Ballast water is seawater that ships take on or discharge, in order to ensure their stability. During this process, billions of tons of ballast water are transferred across international waters annually. Ballast water carries a wide variety of marine organisms, including micro-organisms, phytoplankton, and zooplankton. While most species will not survive the voyage, some do thrive to form viable populations when discharged into their new environment. These newly-established alien species can be harmful to humans and the biodiversity of the local marine ecosystem, as well asthreaten local fishing industries. In the USA alone, it has been estimated that thecost of such invasive species could be as high as US$138 billion a year.

Globally, there is a heightened awareness of the consequences caused by the transfer of non-native organisms through ballast water. The International Convention for the Control and Management of Ships Ballast Water and Sediments was adopted by a Diplomatic Conference at the International Maritime Organization (IMO) in 2004. This has agreed upon a quality standard for discharged ballast water. According to the Convention, ships are to install and use an on-board ballast water management system by 2016. There are some estimated 60,000 ships that will require ballast water management systems. The ballast water treatment market is estimated to be US$34 billion.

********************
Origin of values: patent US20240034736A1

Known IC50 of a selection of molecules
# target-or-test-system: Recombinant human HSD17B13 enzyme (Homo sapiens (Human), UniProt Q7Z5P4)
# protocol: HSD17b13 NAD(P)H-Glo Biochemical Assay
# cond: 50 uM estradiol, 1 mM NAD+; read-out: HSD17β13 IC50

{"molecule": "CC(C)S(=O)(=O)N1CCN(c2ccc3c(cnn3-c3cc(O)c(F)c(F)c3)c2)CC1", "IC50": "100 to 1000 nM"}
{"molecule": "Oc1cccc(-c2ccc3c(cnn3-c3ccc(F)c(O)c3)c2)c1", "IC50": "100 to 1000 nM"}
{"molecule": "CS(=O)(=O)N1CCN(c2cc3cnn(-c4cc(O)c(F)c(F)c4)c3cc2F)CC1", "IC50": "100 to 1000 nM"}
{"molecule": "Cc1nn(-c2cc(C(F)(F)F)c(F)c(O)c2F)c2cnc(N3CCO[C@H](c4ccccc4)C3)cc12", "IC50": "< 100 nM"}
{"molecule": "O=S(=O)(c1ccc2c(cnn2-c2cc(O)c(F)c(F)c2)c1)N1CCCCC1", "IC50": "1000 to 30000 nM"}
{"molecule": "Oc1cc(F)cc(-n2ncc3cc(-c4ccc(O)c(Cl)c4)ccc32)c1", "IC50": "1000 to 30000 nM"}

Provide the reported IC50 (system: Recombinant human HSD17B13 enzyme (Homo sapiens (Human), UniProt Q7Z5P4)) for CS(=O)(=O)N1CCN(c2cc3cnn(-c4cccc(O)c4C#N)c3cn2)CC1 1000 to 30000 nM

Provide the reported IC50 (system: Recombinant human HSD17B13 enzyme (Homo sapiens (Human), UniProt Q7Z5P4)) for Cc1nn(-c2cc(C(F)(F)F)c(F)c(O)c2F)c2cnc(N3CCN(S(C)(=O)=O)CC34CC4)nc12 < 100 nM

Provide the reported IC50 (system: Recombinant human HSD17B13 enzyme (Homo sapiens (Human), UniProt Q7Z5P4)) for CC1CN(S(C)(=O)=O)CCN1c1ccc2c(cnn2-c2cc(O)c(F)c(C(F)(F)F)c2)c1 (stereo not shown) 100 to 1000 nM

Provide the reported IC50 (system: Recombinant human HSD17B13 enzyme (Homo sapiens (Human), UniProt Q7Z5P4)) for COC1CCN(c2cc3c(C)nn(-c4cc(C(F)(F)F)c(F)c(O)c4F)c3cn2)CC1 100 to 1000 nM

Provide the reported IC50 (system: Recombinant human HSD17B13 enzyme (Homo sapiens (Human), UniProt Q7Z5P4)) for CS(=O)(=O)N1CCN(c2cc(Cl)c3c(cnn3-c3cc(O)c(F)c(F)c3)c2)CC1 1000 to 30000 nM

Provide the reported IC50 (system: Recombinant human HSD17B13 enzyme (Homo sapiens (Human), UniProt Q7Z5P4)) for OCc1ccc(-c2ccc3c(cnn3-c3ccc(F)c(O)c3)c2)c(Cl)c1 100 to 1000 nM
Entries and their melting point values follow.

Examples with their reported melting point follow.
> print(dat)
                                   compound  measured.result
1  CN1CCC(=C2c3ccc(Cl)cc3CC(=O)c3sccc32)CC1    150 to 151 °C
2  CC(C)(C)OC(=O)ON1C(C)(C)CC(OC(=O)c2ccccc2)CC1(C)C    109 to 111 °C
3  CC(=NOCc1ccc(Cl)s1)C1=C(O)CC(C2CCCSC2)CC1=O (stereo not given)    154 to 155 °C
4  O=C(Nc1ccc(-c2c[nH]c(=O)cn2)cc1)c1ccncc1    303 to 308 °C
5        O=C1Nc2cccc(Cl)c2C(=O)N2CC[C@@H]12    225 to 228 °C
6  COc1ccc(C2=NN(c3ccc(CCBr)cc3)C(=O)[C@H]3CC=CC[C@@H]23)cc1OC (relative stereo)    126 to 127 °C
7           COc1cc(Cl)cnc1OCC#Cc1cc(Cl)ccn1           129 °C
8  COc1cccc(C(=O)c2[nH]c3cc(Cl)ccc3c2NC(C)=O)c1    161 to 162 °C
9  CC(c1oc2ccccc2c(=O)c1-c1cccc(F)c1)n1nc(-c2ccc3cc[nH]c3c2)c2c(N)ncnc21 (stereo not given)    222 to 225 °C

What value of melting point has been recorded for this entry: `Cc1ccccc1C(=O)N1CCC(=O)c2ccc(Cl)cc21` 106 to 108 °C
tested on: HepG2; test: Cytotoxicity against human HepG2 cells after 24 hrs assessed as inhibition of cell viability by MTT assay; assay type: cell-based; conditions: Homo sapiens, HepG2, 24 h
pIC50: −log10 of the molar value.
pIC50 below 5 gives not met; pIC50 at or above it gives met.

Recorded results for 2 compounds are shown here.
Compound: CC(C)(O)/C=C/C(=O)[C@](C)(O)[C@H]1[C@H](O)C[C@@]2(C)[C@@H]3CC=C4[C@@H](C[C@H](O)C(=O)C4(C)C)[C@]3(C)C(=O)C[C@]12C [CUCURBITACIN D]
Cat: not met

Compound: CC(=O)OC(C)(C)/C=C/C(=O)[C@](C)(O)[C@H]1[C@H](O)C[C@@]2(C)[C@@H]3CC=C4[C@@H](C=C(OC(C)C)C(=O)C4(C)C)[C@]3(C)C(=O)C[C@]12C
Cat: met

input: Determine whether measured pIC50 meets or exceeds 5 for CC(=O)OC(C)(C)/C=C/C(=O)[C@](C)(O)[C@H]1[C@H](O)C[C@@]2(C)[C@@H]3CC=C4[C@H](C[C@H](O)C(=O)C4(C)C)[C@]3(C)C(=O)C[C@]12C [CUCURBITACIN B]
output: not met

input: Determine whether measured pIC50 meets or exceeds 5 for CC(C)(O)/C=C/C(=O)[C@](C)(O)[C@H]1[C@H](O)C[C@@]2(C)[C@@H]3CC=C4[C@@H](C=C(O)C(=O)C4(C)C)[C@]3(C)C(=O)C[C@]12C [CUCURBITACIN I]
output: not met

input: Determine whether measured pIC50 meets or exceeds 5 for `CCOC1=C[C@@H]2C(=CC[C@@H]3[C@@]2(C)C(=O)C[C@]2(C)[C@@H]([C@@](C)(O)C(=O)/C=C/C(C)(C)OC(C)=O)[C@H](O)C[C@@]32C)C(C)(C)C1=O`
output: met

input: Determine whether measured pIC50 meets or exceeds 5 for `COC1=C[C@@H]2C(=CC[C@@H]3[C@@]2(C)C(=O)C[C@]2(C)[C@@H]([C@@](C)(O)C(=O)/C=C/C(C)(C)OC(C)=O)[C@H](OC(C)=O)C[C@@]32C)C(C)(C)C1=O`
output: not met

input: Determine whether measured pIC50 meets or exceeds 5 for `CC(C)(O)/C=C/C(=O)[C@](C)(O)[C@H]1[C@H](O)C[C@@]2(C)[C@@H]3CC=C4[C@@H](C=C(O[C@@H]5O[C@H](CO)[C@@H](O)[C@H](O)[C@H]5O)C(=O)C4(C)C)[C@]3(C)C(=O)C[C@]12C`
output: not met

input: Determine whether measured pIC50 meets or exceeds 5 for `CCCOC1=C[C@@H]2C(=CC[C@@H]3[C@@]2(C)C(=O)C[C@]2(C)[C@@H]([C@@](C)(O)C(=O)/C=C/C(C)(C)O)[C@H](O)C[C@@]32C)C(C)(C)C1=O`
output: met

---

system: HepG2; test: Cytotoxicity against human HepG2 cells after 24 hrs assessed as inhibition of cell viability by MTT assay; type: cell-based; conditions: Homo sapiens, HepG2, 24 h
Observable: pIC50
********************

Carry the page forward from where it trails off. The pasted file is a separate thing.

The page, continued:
The BlueSeas BWMS was reviewed by the Group of Experts on the Scientific Aspects of Marine Environmental Protection and awarded basic approval from IMO in July 2011. The first and currently only technology from Singapore to receive basic approval, the BlueSeas BWMS will be commercialised once final and type approvals are granted in the next few years. The unique quality of the BlueSeas BWMS lies in its ability to treat ballast water using less space and energy compared to other BWMS in the market. Involving a number of processes over a period of 10 to 12 hours, the BlueSeas BWMS uses a patent-protected and highly cost-effective electrode and a series of supporting devices for the treatment of ballast water. With a smaller onboard footprint and lower energy consumption, the BlueSeas BWMS will appeal to ship-owners who are concerned with discharging high volumes of ballast water in a short period of time using a compact BWMS.

 

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